Kanimambo, Maputo!

by Iana

The last days in Maputo are to finalize our interviews meanwhile slowly saying goodbye to people we met and places we´ve been to. And a very last and wonderful expedition to the Savannah.
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Following Nelsons’ recommendation, on the 12th July, we all went together to meet Carla Costa and Vasco Parente of WSUP. On our way, it was quite complicated, even to the taxi driver, to get to the place, so Carla Costa kindly gave instructions by phone to the taxi driver. We arrived on time, they were very receptive and tried to answer in detail all the questions we had. They explained us that WSUP in Maputo works mainly in two areas which are considered problematic due to its high density of people, such as Chamanculo. The meeting last long, almost two hours and a half. On our way back, we could not find a taxi back, so we walked along the highway to finally find a chopela (a tuc-tuc) to bring us home.

Due to several bureaucracy issues, Jay keeps on coming back and forth to offices such as the Direcção Nacional da Saúde and the Direcção de Água e Saneamento do Municipio de Maputo. Having a direct contact in a specific office was found to be a great advantage for a quick response. Otherwise, one can just pass you on to several people in different departments.

Jesper has more time since he is staying longer in Maputo than Jay and I, and he is first preparing a more detailed analysis of Greater Maputo and Matola in specific, in order to create policy pathways for the sanitation and drinking water. His aim is to discuss the constraints, problems and possibilities within the different pathways that local municipalities could choose in developing the drinking water and sanitation services towards a sustainable future situation.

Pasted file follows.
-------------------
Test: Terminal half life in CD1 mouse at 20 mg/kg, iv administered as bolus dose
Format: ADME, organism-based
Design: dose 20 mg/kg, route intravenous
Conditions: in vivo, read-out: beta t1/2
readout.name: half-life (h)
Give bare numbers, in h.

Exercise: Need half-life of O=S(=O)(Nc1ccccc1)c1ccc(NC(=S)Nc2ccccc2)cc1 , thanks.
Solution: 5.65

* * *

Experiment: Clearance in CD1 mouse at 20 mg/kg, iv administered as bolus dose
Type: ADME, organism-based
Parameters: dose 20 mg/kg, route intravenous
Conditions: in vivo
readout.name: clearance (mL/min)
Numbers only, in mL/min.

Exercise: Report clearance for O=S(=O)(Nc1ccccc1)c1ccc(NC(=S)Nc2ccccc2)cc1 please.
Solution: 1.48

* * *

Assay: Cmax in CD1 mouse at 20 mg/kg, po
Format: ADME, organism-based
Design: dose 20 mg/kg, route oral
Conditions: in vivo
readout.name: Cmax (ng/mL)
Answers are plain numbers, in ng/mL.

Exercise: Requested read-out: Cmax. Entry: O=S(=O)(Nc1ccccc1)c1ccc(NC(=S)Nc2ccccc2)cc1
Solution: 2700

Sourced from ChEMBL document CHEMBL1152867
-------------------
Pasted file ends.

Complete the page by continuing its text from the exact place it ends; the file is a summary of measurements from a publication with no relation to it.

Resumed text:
From my part, I still wanted to gather information about the nitrogen and phosphate concentration in the WWTP effluents. Nelson told me in the beginning of my period in Maputo to wait until the first weeks of July, since his students are collecting samples each week in the WWTP. Therefore, I had a meeting on Thursday, 14th July, with Nelson at the Faculty of Engineering, so he could present me to his student called Nalda. For my surprise, she lives in the same student residency as me. So we took a “Chapa” (a mini-bus) to go back home. The next day, she provided me the data I needed and she also advised me to visit the WWTP in order to feel how the situation looks. Carla Costa and Vasco Parente also gave us the same recommendation. Then, Jay talked to Botelho Ferro and arranged for us to make a visit at the WWTP on the 19th July.

Goodbye Nelson
In the afternoon we went to Nelson´s office which is located around 20 minutes walking from our place. We had scheduled to go to his office to talk with André Arsenio by Skype on Wednesdays. This time was different because the objective was to say goodbye to him since he was travelling to Tanzania for work and Jay and I would not see him again. For the first time, we walked all the way from the residence to his office with no pens, no bags, no computers, just enjoying our last walk in the path while discussing about our thesis. Nelson as, as always, very busy but warmly welcoming. We discussed about our time in Maputo, our progress and he also gave us his last feedbacks and suggestions. We asked him when we will see him in the Netherlands. He said most probably in at least one year because summer in Europe is already gone now :)

Saying goodbye to Nelson.

This weekend we split our programs. Jesper and I went across the border of South Africa to the Kruger Park for a Safari. Unfortunately, Jay could not go because as a Filipino he needs a separate visa to enter South Africa. Border limits and control, actually, are sometimes hard to understand. Despite all our attempts to solve this situation somehow, even going to the South African embassy here in Maputo, there was nothings we could do it. The Kruger Park is very close to the boarder of Mozambique. We rented a car and went together with another Brazilian student from our Residence, Thaís and a Spanish friend we met in Inhaca Sergio. He works at UNESCO and lived in the Kruger Park for writing his Master Thesis. So it was great to have a free guide in our safari trip adventure. Everything was wonderful, from the early sunrise until the breathtaking seconds before sunset in the Savanna. Luckily we heard Jay also had another great time with his Filipino friends, singing karaoke and lots of Filipino food the whole weekend.

Sunset on the Savannah.

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